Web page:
• Assessment – Internal and external touch evaluates areas of tightness, weakness, restricted range of motion, or tenderness. Specialized muscle tests measure the pelvic floor’s ability to contract and relax.
  • Therapeutic exercises – Exercises like Kegels improve control of weak pelvic floor muscles. Stretches increase flexibility in the hips, thighs, and lower back if tightness is contributing to symptoms. Deep breathing relaxes the pelvic region.
  • Manual techniques – The physical therapist uses gentle, guided pressure to mobilize tight tissues and trigger points and improve the overall movement of muscles and joints.
  • Modalities – Methods like biofeedback, electrical stimulation, ultrasound, and hot/cold packs help properly relax and strengthen pelvic floor muscles.
  • Patient education – Individualized instruction on self-care strategies, diet and fluid modifications, optimal toilet posture, and anatomical explanations of symptoms empowers patients.
  • Home program – Patients are assigned customized home exercise regimens to perform between visits.

Multiple therapy sessions over weeks or months are usually needed for full rehabilitation, along with the daily home practice of relaxation, stretching, and strengthening techniques. Most women experience noticeable improvement after just a few physical therapy visits.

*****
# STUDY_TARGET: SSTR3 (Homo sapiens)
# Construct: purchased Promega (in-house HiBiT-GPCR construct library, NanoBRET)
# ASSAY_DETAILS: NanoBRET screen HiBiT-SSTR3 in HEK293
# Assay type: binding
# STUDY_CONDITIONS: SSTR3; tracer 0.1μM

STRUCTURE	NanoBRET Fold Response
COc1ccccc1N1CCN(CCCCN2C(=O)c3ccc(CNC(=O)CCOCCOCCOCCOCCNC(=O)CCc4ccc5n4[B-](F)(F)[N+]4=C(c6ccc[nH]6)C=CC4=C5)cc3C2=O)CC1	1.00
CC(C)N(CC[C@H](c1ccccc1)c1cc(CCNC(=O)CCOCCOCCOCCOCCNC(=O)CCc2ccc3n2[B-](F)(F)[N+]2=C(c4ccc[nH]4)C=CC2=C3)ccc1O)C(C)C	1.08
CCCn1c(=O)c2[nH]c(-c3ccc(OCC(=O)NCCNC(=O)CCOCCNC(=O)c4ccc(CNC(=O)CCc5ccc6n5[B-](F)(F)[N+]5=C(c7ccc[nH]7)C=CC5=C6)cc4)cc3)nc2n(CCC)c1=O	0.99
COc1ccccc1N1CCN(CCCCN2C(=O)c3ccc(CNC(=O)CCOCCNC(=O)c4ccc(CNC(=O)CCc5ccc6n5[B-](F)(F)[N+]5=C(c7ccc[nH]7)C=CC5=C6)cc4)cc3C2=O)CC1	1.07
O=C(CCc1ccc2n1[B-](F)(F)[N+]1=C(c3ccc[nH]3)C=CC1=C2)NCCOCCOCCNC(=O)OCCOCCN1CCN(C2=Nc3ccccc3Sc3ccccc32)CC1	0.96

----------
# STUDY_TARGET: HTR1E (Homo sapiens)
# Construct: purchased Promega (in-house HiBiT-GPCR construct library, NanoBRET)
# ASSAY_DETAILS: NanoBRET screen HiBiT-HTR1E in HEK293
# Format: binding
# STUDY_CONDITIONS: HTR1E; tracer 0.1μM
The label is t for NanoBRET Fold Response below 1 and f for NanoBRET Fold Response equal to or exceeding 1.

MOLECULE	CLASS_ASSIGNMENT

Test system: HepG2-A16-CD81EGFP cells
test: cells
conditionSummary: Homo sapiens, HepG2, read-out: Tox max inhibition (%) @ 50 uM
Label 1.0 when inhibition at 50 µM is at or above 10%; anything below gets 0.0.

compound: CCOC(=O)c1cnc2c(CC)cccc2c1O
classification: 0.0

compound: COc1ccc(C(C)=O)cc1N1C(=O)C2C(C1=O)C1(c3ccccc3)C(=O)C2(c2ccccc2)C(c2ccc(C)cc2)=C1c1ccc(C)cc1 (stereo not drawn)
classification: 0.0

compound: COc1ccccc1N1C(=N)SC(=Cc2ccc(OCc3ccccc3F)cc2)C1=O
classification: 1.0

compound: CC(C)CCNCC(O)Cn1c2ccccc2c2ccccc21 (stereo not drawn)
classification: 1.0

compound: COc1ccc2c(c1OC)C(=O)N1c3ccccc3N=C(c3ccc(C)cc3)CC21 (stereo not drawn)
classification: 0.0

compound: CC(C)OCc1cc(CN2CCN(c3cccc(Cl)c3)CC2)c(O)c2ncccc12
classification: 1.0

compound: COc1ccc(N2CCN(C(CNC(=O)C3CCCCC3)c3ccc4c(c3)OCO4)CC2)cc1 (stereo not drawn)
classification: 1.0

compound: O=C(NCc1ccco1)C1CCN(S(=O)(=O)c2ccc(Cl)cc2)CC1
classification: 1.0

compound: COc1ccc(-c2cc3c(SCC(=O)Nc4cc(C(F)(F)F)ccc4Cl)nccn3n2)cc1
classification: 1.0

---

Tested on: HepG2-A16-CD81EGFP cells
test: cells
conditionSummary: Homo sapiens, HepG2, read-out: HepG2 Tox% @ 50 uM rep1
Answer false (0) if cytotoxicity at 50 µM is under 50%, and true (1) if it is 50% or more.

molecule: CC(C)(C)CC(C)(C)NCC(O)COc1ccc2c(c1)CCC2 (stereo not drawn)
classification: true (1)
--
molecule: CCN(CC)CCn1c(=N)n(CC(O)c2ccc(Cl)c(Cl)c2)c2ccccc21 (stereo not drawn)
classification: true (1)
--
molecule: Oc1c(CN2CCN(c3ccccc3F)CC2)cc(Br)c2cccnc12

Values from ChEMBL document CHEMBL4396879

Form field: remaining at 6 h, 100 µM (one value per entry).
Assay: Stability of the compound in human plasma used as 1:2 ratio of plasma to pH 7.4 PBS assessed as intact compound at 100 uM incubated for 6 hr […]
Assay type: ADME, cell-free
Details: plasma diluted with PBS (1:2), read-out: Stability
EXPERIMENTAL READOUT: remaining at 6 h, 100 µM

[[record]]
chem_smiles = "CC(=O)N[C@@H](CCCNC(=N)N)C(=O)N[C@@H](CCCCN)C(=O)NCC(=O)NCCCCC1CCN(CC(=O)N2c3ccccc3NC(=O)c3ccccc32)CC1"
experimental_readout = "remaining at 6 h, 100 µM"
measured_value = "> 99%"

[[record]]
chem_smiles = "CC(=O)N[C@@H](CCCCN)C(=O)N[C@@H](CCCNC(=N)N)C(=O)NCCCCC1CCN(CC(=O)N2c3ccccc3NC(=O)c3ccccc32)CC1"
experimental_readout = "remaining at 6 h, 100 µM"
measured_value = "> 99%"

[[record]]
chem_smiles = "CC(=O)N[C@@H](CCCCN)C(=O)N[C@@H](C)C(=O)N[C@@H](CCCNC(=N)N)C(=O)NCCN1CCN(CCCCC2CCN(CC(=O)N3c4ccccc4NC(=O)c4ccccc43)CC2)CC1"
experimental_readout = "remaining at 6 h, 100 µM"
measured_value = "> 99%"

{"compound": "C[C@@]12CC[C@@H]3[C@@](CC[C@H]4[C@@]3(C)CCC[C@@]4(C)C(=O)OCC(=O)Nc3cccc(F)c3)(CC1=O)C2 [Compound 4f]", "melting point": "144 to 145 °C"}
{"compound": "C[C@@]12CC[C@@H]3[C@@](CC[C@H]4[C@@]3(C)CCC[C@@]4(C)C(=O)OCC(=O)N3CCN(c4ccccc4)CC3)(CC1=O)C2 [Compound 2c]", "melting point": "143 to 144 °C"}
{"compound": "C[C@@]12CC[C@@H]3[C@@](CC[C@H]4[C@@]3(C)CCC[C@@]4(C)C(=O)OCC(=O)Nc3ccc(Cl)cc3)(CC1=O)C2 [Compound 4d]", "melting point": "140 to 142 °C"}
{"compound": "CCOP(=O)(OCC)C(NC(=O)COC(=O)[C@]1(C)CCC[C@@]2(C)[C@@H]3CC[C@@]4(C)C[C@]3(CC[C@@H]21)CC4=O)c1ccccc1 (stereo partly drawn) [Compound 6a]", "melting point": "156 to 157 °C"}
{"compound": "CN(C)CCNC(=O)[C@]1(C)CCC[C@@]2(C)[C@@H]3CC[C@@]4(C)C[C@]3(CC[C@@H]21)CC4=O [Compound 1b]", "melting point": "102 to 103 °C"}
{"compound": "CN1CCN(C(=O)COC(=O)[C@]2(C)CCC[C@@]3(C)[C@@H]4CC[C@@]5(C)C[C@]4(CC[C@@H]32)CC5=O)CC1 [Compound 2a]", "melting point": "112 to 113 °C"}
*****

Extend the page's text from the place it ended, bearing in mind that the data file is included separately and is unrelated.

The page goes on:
Pelvic floor physical therapy can benefit both women and men dealing with a variety of pelvic conditions involving urinary or fecal incontinence, sexual dysfunction, constipation, pain syndromes, and more. A physician referral is needed.

A pelvic floor PT then further evaluates if conservative therapy is suitable for the individual’s specific symptoms and functional limitations. The best candidates are motivated to perform home exercises and make lifestyle modifications that optimize results.

If you have any questions, you can always reach out to FYZICAL Therapy and Balance Center in Katy, TX.